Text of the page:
How do you integrate int 1/sqrt(9x^2+6x-8) by trigonometric substitution?

Feb 15, 2017

The answer is $\frac{1}{3} \ln | x + \frac{1}{3} + \sqrt{{\left(x + \frac{1}{3}\right)}^{2} - 1} | + C$. See below for details.

Explanation:

Complete the square under the square root.

$\int \frac{1}{\sqrt{9 \left({x}^{2} + \frac{2}{3} x + \frac{1}{9} - \frac{1}{9}\right) - 8}} \mathrm{dx}$

$\int \frac{1}{\sqrt{9 {\left(x + \frac{1}{3}\right)}^{2} - 1 - 8}} \mathrm{dx}$

$\int \frac{1}{\sqrt{9 {\left(x + \frac{1}{3}\right)}^{2} - 9}} \mathrm{dx}$

Now let $u = x + \frac{1}{3}$. Then $\mathrm{du} = \mathrm{dx}$.

$\int \frac{1}{\sqrt{9 {u}^{2} - 9}} \mathrm{du}$

$\int \frac{1}{\sqrt{9 \left({u}^{2} - 1\right)}} \mathrm{du}$

We are of the form $\sqrt{{x}^{2} - {a}^{2}}$. This means using the substitution $x = a \sec \theta$. Now, let $u = \sec \theta$. Then $\mathrm{du} = \sec \theta \tan \theta d \theta$.

$\int \frac{1}{\sqrt{9 \left({\sec}^{2} \theta - 1\right)}} \cdot \sec \theta \tan \theta d \theta$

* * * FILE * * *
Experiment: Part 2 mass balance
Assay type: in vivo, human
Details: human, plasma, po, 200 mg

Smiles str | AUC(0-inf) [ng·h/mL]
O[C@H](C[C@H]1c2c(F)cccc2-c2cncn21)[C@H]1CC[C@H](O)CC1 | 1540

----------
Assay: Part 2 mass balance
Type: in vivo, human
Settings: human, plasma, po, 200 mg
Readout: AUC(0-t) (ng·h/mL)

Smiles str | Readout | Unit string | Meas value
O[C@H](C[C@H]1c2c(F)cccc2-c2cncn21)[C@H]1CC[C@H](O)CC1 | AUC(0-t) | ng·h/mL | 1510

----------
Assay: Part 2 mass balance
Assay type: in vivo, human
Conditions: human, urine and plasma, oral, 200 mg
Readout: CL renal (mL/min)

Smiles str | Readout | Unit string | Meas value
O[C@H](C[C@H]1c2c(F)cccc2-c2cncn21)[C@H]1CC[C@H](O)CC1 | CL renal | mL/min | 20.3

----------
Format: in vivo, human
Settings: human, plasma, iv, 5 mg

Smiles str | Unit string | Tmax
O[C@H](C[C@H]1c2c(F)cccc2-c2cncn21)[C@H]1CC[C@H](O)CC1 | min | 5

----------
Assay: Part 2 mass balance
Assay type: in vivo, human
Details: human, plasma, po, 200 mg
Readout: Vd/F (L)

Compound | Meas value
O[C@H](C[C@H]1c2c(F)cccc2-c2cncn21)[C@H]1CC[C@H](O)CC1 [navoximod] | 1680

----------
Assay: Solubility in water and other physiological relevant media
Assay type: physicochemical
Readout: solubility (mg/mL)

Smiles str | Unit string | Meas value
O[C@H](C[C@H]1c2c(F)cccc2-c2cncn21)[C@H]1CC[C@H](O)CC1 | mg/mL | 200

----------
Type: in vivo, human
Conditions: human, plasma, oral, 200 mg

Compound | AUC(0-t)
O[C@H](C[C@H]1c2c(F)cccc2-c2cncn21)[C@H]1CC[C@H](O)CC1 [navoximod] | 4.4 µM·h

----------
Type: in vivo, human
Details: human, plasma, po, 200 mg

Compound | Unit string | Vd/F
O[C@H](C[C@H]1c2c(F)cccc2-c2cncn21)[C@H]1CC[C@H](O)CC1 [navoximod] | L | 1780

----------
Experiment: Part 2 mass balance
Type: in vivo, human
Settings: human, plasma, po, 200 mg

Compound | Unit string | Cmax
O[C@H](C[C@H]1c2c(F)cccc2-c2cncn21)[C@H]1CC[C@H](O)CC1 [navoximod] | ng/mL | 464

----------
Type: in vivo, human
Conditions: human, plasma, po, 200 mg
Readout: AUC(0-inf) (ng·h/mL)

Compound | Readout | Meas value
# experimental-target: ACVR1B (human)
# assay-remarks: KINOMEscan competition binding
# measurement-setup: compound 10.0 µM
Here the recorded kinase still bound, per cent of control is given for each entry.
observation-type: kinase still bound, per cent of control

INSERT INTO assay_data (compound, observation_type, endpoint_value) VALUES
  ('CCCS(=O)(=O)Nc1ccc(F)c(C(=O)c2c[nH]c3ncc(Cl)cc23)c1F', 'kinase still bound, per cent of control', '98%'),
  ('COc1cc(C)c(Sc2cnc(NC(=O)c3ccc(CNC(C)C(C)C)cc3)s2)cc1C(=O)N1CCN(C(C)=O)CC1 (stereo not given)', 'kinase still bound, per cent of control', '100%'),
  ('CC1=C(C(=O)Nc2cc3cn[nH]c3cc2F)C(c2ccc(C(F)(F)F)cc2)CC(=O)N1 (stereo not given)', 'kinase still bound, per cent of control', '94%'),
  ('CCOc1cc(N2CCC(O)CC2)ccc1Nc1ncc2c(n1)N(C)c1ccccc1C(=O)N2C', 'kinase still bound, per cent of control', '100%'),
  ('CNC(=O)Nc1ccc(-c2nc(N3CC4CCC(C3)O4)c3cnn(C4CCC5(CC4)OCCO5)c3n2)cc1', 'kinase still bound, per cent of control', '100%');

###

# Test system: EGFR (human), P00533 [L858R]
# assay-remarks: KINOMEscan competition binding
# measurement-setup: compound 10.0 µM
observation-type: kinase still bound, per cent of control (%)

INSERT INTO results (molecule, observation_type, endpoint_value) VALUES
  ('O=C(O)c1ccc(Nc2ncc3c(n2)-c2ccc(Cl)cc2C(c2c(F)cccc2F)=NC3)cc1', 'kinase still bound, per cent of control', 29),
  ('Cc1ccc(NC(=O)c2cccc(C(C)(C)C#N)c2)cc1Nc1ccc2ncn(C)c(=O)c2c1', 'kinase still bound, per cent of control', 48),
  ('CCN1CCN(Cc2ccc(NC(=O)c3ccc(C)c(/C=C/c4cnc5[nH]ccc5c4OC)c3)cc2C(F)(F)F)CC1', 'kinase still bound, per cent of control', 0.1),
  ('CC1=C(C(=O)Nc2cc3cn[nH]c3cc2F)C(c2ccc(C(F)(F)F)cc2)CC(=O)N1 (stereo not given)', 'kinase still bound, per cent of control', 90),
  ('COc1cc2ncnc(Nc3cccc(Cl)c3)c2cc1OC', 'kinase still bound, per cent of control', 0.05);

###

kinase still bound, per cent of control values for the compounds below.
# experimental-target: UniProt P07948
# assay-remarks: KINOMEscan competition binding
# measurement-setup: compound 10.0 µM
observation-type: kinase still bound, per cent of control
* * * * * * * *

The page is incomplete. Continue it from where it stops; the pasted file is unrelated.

$\int \frac{1}{\sqrt{9 {\tan}^{2} \theta}} \cdot \sec \theta \tan \theta d \theta$

$\int \frac{1}{3 \tan \theta} \cdot \sec \theta \tan \theta d \theta$

$\frac{1}{3} \int \sec \theta d \theta$

This is a relatively well known integral which can be derived here

$\frac{1}{3} \ln | \sec \theta + \tan \theta | + C$

Recall the original trig substitution was $\frac{u}{1} = \sec \theta$. This means that the side opposite $\theta$ measures $\sqrt{{u}^{2} - 1}$. Therefore, $\tan \theta = \frac{\sqrt{{u}^{2} - 1}}{1} = \sqrt{{u}^{2} - 1}$.

$\frac{1}{3} \ln | u + \sqrt{{u}^{2} - 1} | + C$

Now reverse the other substitution.

$\frac{1}{3} \ln | x + \frac{1}{3} + \sqrt{{\left(x + \frac{1}{3}\right)}^{2} - 1} | + C$

Hopefully this helps!